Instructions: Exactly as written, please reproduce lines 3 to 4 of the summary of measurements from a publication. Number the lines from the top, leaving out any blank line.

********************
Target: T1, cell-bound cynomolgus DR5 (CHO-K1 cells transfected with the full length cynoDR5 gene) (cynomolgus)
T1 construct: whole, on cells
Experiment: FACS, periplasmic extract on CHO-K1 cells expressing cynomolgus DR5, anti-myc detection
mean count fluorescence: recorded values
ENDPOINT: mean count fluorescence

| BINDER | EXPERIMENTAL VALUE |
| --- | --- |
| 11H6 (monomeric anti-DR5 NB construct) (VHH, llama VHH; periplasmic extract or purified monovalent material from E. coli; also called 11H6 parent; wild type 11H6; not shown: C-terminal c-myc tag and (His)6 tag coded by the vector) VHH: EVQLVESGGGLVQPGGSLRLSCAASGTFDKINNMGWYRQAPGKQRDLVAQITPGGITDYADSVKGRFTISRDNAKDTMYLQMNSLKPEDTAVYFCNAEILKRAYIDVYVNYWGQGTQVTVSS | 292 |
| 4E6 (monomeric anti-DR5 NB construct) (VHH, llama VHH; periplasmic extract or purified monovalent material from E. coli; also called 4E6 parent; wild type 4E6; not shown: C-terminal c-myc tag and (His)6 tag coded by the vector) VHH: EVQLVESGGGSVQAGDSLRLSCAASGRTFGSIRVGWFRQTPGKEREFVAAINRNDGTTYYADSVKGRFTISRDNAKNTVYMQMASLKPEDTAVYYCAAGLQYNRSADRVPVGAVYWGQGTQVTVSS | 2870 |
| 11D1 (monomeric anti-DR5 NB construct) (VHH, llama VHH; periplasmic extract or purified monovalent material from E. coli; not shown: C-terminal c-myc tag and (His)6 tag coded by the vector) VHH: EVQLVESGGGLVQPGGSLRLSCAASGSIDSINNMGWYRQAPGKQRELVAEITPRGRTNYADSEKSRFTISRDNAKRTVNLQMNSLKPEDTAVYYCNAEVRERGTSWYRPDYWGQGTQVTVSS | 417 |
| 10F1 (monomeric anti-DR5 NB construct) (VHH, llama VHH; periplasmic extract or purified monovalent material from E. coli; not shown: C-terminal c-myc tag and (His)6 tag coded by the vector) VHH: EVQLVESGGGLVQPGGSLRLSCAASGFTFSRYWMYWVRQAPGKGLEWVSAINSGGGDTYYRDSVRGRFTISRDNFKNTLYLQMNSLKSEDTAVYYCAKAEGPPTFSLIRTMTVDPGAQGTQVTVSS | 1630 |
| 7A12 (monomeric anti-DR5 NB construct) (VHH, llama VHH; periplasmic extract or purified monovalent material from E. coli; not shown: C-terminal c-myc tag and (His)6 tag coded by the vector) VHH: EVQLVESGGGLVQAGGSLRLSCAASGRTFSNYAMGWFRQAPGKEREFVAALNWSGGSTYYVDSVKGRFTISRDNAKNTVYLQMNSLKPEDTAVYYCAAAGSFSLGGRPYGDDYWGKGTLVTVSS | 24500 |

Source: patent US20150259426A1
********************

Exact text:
Experiment: FACS, periplasmic extract on CHO-K1 cells expressing cynomolgus DR5, anti-myc detection
mean count fluorescence: recorded values